Food Bank Established in Nepal

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Food Bank Established in Nepal

February 23: Agriculture experts and scientists of Nepal have established the National Food Bank Limited with an investment of Rs 2 billion to industrialize the agricultural sector of the country.

The food bank has been established with the objective of industrializing the agriculture sector in the near future by properly managing the necessary knowledge, skills, seeds and fertilisers required for this sector.

The bank has been established by skilled manpower, experts and agricultural scientists working in the field of agriculture. The main objective of the organization is marketing of agriculture sector by making its presence in all 77 districts of the seven provinces. The bank is carrying out its plan to increase employment, increase production and to move the country towards self-reliance through big investments in agriculture.

Speaking at a press conference in Kathmandu on Monday, chairman of the food bank Shankar Nath Upreti claimed that the bank would play an important role in supporting the government’s campaign  of 'Prosperous Nepal, Happy Nepali'. According to him, the bank will itself produce food grains, nuts, green vegetables, fruits, milk, yogurt, fish, meat, tea, herbs and other food items.

Moreover, the bank aims to cooperate with farmers across the country as well as with agricultural companies, cooperatives, groups and all organizations related to the agricultural sector.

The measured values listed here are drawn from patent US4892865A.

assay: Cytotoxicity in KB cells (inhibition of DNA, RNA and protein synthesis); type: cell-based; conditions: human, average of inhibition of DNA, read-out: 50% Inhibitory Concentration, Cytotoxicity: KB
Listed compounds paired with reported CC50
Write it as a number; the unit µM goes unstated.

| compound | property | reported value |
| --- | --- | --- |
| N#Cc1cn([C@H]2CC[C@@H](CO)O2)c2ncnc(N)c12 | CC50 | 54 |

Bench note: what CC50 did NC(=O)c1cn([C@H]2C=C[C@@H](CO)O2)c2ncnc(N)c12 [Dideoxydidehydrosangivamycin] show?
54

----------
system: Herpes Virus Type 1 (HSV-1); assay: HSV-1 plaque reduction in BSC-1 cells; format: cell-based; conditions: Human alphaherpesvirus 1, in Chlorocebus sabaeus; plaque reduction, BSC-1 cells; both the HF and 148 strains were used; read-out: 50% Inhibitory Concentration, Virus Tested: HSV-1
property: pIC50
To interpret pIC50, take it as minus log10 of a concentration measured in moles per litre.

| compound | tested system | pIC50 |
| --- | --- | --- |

The bank plans to produce agricultural products by renting unused land including private, government institutions and ‘guthi’ land. So far, the work of leasing the land and producing has started in Kailali, Kanchanpur, Bardiya, Jhapa, Morang, Sunsari, Dhanusha, Chitwan, Rupandehi and other districts.

The food bank, which is working with short-term, mid-term and long-term objectives, has given priority to the production of paddy, wheat, maize, millet, potato, mustard and nuts in the first phase. In the second phase, production of fish, meat, fruits, milk, vegetables, etc. will be emphasized and in the third phase, these products will be exported to different countries by storing, processing, grading and packaging.

According to government data, Nepal has imported rice worth Rs 56 billion, lemon worth Rs 7 billion and onion worth Rs 7 billion in the last two years. Referring to this data, Chairman Upreti said that the food bank would play an important role in increasing exports by reducing imports.

 

 

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